Re-posted from Cincinnati Children’s Hospital
Widespread vaccination of adolescents for pertussis was associated with lower rates of infant hospitalizations for the respiratory infection than would have been expected had teens not been inoculated according to new research in Pediatrics.
Reporting their results online Oct. 21, researchers said the study underscores the importance of increasing vaccination rates among teens and adults to stem an ongoing pertussis epidemic among infants. The research was conducted by physicians at Cincinnati Children’s Hospital Medical Center and the University of Michigan.
“Too many infants die from pertussis every year, and health care providers and public health officials have been looking for a way to turn the tide,” says Matthew Davis, M.D., senior author of the paper and professor of pediatrics and internal medicine at the University of Michigan Medical School.
“Our study indicates that vaccinating teens against pertussis may offer an effective way to help protect infants better from this dread disease.”
Study authors received funding from the Robert Wood Johnson Foundation through the Clinical Scholars program.
The ongoing epidemic has been linked to waning immunity and the failure to vaccinate, according to Katherine A. Auger, M.D., MSc, the study’s lead author and a pediatrician in Division of Hospital Medicine at Cincinnati Children’s.
“We know infants get pertussis from family members, including older siblings,” Auger said. “While it is encouraging to find a modest reduction in infant hospitalizations after the vaccination of adolescents began, there were still more than 1,000 infants hospitalized for pertussis in 2011. Expecting parents should discuss with their doctors the need for vaccination of all caregivers before the birth of a baby.”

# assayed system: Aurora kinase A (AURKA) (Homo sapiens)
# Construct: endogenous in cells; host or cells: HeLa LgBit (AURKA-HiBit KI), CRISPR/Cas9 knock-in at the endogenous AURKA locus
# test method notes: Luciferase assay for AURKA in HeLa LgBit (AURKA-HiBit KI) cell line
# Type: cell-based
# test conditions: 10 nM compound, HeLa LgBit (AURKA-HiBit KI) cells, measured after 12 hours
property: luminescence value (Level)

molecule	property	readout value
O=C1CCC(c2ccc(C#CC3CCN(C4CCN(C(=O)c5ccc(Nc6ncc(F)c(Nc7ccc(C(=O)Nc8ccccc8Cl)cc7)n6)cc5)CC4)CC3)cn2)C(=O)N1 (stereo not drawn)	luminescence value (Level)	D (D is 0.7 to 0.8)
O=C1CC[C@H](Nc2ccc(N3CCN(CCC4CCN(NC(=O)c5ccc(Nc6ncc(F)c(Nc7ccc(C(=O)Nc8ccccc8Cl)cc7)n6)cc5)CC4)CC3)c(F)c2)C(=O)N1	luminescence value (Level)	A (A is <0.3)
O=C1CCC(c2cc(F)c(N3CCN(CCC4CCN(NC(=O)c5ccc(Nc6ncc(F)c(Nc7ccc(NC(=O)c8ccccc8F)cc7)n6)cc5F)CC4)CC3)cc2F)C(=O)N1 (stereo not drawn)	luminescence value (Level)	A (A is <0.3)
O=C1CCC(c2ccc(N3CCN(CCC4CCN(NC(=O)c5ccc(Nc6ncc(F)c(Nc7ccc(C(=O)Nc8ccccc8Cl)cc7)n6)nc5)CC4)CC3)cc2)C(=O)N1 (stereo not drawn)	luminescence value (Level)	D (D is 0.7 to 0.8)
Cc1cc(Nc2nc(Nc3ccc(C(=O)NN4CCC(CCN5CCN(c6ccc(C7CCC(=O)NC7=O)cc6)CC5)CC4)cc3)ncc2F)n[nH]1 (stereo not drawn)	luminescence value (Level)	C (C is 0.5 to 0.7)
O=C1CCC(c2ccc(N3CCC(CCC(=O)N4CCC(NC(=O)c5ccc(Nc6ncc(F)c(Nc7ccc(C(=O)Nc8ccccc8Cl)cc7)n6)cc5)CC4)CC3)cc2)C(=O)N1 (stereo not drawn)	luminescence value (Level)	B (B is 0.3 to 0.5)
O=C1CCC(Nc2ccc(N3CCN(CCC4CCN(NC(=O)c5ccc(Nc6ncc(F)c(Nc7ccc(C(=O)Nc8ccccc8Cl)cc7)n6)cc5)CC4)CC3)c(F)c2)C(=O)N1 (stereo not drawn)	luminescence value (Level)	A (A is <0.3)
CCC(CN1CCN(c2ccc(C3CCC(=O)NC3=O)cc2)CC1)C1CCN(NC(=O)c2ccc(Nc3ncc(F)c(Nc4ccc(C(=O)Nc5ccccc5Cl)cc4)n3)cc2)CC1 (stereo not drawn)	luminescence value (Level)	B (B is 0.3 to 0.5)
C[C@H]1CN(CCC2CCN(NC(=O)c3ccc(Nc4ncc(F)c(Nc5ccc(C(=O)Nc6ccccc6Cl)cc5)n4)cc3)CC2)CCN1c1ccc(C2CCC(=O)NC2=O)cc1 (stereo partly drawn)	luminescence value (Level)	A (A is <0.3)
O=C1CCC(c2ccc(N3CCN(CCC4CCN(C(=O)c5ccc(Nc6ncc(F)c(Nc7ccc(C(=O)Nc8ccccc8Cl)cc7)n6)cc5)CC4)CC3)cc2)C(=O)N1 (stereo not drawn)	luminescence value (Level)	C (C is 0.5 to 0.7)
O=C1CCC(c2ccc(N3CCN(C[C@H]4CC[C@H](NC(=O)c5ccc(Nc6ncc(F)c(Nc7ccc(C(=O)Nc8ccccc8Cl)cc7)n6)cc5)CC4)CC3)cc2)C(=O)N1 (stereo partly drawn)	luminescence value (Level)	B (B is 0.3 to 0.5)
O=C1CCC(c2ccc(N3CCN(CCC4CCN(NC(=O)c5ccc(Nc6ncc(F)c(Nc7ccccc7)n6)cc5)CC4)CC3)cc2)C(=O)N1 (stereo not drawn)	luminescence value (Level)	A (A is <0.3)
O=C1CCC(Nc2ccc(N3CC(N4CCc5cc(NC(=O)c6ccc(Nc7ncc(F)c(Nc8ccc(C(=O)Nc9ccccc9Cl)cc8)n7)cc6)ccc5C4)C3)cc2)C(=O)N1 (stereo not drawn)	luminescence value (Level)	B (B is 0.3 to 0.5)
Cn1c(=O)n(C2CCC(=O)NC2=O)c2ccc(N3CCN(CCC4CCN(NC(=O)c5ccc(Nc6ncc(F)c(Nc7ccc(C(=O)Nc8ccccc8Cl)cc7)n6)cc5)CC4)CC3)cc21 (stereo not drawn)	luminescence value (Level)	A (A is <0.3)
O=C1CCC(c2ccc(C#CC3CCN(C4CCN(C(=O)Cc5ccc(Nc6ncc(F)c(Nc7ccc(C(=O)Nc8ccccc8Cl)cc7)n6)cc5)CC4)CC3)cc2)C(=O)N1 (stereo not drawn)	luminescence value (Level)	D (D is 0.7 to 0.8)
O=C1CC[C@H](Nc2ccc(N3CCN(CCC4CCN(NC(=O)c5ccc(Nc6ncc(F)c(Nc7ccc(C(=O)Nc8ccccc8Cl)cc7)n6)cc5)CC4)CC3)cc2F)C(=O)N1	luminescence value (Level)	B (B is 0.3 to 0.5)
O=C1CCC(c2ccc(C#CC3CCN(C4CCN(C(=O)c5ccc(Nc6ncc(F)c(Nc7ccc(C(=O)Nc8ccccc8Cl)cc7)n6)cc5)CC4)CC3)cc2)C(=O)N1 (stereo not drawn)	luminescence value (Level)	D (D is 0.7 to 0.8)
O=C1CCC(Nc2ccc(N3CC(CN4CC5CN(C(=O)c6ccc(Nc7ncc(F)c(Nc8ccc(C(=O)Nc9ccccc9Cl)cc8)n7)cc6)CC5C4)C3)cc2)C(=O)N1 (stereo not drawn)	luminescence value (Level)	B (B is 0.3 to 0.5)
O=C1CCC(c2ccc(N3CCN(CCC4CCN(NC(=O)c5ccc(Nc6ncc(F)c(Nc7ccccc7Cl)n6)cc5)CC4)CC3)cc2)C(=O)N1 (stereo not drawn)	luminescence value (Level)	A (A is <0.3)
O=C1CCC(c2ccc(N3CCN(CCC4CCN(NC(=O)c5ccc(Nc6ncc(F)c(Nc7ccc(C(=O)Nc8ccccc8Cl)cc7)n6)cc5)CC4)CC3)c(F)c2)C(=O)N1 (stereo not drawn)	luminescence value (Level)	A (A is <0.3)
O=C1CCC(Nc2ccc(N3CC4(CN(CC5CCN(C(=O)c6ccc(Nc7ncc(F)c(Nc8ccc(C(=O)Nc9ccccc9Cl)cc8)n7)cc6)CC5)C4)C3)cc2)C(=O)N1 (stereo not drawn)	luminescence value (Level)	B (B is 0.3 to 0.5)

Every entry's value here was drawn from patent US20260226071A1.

The current study was initiated following recommendations by the Centers for Disease Control in 2006 to vaccinate all adolescents against pertussis. Researchers used data from the Nationwide Inpatient Sample, a database maintained by the U.S. Agency for Healthcare Research and Quality.
Investigators examined pertussis hospitalization rates for infants after the new adolescent vaccine recommendations were made and compared them to predicted hospitalization rates had adolescent vaccinations not been implemented. Hospitalization data from 2000 to 2005 – prior to the teen vaccination recommendations – were used to predict hospitalization rates had adolescent vaccinations not been implemented.
In three of the four years examined after the teen vaccination recommendations (2008-2011), investigators found lower hospitalization rates for infants than would have been expected with no adolescent vaccinations.
In 2011 for example, the expected hospitalization rate for pertussis if adolescent vaccinations had not been implemented was 12 hospitalizations per 10,000 infants. The observed rate following the teen vaccinations was significantly lower at 3.27 hospitalizations per 10,000 infants.
Pregnant women should receive pertussis vaccination during pregnancy, according to a recommendation made by the Centers for Disease Control in 2012. Auger said future research will be needed to assess how and if this policy change further affects pertussis hospitalization rates in infants.
“Based on our results, the next step will be to encourage more adults to get vaccinated against pertussis. Right now, adult vaccination rates against pertussis are very low — far below the rates among teens that appear to be helping protect infants from potentially deadly pertussis,” says Davis.
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